If the last 18 months haven’t got you thinking, then thinking probably isn’t your thing. We have witnessed microbes’ revenge on civilisation, seen the limits of the “politically possible” being reset and come to revere vaccinologists. We have learned how an economy can keep going after “business as usual” stops, and endured an enforced pause in which we could reconsider life’s priorities. Some of us were conscripted into teaching our children. Some may even have got round to reading the books they had always meant to. Many others didn’t, and got lost instead in armchair epidemiology.
There has been plenty to think about—but what sorts of thought are most important in a world emerging from a pandemic? In consultation with the experts who write for us, Prospect presents the world’s top 50 thinkers for this moment. In lively and occasionally heated discussions about who should make the grade, our criteria were not only originality and eminence within a field, but the singular pursuit of an identifiable idea and an ability to gain traction for it. We also insisted on some form of “intervention”—be it a book, speech or a public stand—over the past 12 months.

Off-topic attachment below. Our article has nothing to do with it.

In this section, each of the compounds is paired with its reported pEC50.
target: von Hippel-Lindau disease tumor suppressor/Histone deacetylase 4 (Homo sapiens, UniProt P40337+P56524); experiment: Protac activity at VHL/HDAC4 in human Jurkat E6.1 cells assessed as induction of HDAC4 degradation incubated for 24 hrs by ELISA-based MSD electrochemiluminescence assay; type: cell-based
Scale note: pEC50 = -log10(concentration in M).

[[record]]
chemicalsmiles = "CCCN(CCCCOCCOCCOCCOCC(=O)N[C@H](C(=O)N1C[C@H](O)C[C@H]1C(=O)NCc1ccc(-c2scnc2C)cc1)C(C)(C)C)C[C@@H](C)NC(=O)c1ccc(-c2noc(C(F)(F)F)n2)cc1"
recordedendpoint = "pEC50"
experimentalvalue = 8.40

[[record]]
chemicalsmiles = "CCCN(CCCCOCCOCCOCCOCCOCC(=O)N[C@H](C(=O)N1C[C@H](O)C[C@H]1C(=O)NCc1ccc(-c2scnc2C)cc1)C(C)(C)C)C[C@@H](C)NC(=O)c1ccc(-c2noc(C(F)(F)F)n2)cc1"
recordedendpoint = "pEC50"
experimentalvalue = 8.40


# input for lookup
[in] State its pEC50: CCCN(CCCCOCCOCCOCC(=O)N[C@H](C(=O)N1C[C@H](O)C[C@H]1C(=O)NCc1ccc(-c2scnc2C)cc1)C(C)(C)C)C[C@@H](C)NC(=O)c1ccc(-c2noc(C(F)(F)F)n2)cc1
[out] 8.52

There is one paradoxical pattern in our 2021 list. In practical and even emotional terms, this is a collectivist moment. The events of the last year and a half have reminded humans anew of how connected their fates are and, from edicts about masks to furlough schemes and global minimum tax deals, the big state is back in public policy. But when we turn to the world of ideas, this is a year for people who are individualists by temperament, if not intellect.